Ukraine – Diversity of the Nation

Ukraine is like Borscht, as the saying goes: “There are as many variants as chefs.” There are a lot of them. A variety of population groups has always lived in Ukraine: in addition to the Ukrainian ethnicity, there are Crimean Tatars, Poles, Jews, Russians, Hungarians, Armenians, Greeks, Germans and many others. Nationality never played a big role because people intermarried. Being “Ukrainian”, whatever that means, wasn’t a big deal. Similar to borscht.

That changed in 2014 when Russia occupied Crimea and went to war in eastern Ukraine. In his speech in early 2021/22, President Volodymyr Zelensky openly addressed “all citizens of Ukraine.”

Zelensky: “We” are big

They are brave and responsible. Exceptional and indifferent. Loving freedom and hard work. They are in the millions and together they make up one big “we”. Ukraine has finally recognized itself. I would like to personally thank all of you, every single one of you! New Year is a holiday in which the whole family sits at one table. Today the whole country sits at one table! “

Olga Altonina also discovered her identity as a Ukrainian in 2014. The businessman comes from Slavyansk, a city of 100,000 people in eastern Ukraine. When Russian tanks suddenly overrun her town eight years ago, Altonina fled to a neighboring town. The Ukrainian army managed to recapture the city and Olga Altonina returned to Slavyansk. She was shocked.

In 2014, my entire city supported the occupiers. The whole city. And the few who spoke out against the occupiers were later found dead in the river, defiled, with their stomachs slashed and their hands or feet cut off, shot, or executed. There were very few people like that: ten at most in a city of 120,000 people.”

Change for the occupiers

In 2014, the population had absolutely no ties to the Ukrainian state, says Olga Altonina. Older people, in particular, still cling to the Soviet Union. But she did not want to return to the Soviet Union or live under Russian rule.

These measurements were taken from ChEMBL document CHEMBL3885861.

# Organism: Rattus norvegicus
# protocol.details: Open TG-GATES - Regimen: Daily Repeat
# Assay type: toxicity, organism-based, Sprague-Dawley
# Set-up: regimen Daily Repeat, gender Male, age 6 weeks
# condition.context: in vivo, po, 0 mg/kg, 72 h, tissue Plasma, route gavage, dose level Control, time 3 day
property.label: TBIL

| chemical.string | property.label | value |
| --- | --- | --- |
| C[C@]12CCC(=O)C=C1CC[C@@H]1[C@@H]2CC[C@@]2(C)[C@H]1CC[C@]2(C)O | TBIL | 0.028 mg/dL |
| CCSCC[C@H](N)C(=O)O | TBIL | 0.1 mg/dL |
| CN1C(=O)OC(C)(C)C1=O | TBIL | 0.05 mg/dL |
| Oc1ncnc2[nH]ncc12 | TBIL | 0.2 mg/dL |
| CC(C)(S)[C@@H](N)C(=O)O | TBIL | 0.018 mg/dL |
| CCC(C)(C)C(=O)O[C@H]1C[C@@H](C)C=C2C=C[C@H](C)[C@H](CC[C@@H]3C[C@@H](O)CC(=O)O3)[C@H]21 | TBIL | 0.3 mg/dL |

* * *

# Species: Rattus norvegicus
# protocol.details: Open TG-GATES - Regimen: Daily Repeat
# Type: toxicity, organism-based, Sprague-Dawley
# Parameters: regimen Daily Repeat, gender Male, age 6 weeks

Since then, she has been engaged in local politics to fight for her region – as part of Ukraine. And she is glad that in 2022 thousands of people confronted the Russian occupiers in southern Ukraine with Ukrainian flags: in Cherson, in Melitopol, in Zaporizhia.

Quite different than it was eight years ago in Slavgansk. Altonina is sure: “A Ukrainian nation will be born here.”

National feeling for a long time without their state

In fact, Ukraine has only had what looks like an independent country with reasonably stable territories for 30 years. Historian Andreas Kappeler dealt extensively with the history of Ukraine. Since the 17th century, Ukrainians began to develop patriotic feelings, but without having their own state.

The easiest thing is to take what Ukrainian historians usually do, if you take the settlement areas of people who have felt or feel Ukrainian or who speak Ukrainian. Then it’s transnational.”

The lands on which this Ukrainian identity developed sometimes belonged to the Kingdom of Poland and Lithuania, and sometimes to Austria-Hungary. The development of Ukrainian nation-building, which was based on a cultural foundation, in western and central modern Ukraine.

Multi-ethnic from the start

“A feature of the area of ​​settlement of Ukrainians and Ukraine in general is that it was multi-ethnic from the beginning, inhabited by groups of different religions, different languages ​​and cultures. Poles, Jews and partly Armenians then in the actual regions of Ukraine the majority of the population speaks Ukrainian.”